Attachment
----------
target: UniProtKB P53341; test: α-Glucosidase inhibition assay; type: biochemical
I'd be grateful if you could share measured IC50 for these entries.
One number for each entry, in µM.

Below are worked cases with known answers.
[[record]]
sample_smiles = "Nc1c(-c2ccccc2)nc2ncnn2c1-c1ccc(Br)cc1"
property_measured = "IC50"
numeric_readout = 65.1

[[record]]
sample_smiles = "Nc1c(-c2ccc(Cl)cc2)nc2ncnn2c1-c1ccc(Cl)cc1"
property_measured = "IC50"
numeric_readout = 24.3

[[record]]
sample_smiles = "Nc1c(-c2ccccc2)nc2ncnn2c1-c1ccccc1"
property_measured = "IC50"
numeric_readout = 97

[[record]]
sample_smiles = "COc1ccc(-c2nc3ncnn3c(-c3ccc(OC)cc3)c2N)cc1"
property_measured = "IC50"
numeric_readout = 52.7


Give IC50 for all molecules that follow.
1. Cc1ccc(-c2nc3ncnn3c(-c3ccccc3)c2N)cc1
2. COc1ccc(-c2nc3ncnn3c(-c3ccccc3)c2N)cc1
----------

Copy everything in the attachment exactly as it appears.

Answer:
target: UniProtKB P53341; test: α-Glucosidase inhibition assay; type: biochemical
I'd be grateful if you could share measured IC50 for these entries.
One number for each entry, in µM.

Below are worked cases with known answers.
[[record]]
sample_smiles = "Nc1c(-c2ccccc2)nc2ncnn2c1-c1ccc(Br)cc1"
property_measured = "IC50"
numeric_readout = 65.1

[[record]]
sample_smiles = "Nc1c(-c2ccc(Cl)cc2)nc2ncnn2c1-c1ccc(Cl)cc1"
property_measured = "IC50"
numeric_readout = 24.3

[[record]]
sample_smiles = "Nc1c(-c2ccccc2)nc2ncnn2c1-c1ccccc1"
property_measured = "IC50"
numeric_readout = 97

[[record]]
sample_smiles = "COc1ccc(-c2nc3ncnn3c(-c3ccc(OC)cc3)c2N)cc1"
property_measured = "IC50"
numeric_readout = 52.7


Give IC50 for all molecules that follow.
1. Cc1ccc(-c2nc3ncnn3c(-c3ccccc3)c2N)cc1
2. COc1ccc(-c2nc3ncnn3c(-c3ccccc3)c2N)cc1